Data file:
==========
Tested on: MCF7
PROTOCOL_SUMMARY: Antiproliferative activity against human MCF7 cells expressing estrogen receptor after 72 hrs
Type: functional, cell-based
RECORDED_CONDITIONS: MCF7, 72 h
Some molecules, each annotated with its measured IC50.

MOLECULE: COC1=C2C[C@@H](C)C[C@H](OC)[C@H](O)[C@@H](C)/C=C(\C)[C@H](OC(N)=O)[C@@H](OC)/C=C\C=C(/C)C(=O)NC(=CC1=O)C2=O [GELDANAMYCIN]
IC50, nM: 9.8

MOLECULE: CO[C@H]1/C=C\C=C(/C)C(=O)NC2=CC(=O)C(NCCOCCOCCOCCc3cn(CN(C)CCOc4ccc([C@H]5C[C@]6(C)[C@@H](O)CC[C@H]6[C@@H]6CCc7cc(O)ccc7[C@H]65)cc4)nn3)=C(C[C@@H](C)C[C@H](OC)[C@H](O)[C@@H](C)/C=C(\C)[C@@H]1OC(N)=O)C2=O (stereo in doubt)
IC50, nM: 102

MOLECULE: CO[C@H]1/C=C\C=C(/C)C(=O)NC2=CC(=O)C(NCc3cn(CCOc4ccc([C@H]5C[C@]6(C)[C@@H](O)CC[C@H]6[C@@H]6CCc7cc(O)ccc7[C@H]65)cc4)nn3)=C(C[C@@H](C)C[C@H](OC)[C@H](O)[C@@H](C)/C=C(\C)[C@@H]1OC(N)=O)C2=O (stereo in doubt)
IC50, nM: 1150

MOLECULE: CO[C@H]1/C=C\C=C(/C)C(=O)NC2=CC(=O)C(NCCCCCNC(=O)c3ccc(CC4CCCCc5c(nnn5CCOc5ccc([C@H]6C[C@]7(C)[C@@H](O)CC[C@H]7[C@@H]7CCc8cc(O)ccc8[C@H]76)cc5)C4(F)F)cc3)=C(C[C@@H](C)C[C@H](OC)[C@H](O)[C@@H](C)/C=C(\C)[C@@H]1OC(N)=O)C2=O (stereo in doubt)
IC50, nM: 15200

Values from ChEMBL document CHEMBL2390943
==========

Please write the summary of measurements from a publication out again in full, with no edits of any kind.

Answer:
Tested on: MCF7
PROTOCOL_SUMMARY: Antiproliferative activity against human MCF7 cells expressing estrogen receptor after 72 hrs
Type: functional, cell-based
RECORDED_CONDITIONS: MCF7, 72 h
Some molecules, each annotated with its measured IC50.

MOLECULE: COC1=C2C[C@@H](C)C[C@H](OC)[C@H](O)[C@@H](C)/C=C(\C)[C@H](OC(N)=O)[C@@H](OC)/C=C\C=C(/C)C(=O)NC(=CC1=O)C2=O [GELDANAMYCIN]
IC50, nM: 9.8

MOLECULE: CO[C@H]1/C=C\C=C(/C)C(=O)NC2=CC(=O)C(NCCOCCOCCOCCc3cn(CN(C)CCOc4ccc([C@H]5C[C@]6(C)[C@@H](O)CC[C@H]6[C@@H]6CCc7cc(O)ccc7[C@H]65)cc4)nn3)=C(C[C@@H](C)C[C@H](OC)[C@H](O)[C@@H](C)/C=C(\C)[C@@H]1OC(N)=O)C2=O (stereo in doubt)
IC50, nM: 102

MOLECULE: CO[C@H]1/C=C\C=C(/C)C(=O)NC2=CC(=O)C(NCc3cn(CCOc4ccc([C@H]5C[C@]6(C)[C@@H](O)CC[C@H]6[C@@H]6CCc7cc(O)ccc7[C@H]65)cc4)nn3)=C(C[C@@H](C)C[C@H](OC)[C@H](O)[C@@H](C)/C=C(\C)[C@@H]1OC(N)=O)C2=O (stereo in doubt)
IC50, nM: 1150

MOLECULE: CO[C@H]1/C=C\C=C(/C)C(=O)NC2=CC(=O)C(NCCCCCNC(=O)c3ccc(CC4CCCCc5c(nnn5CCOc5ccc([C@H]6C[C@]7(C)[C@@H](O)CC[C@H]7[C@@H]7CCc8cc(O)ccc8[C@H]76)cc5)C4(F)F)cc3)=C(C[C@@H](C)C[C@H](OC)[C@H](O)[C@@H](C)/C=C(\C)[C@@H]1OC(N)=O)C2=O (stereo in doubt)
IC50, nM: 15200

Values from ChEMBL document CHEMBL2390943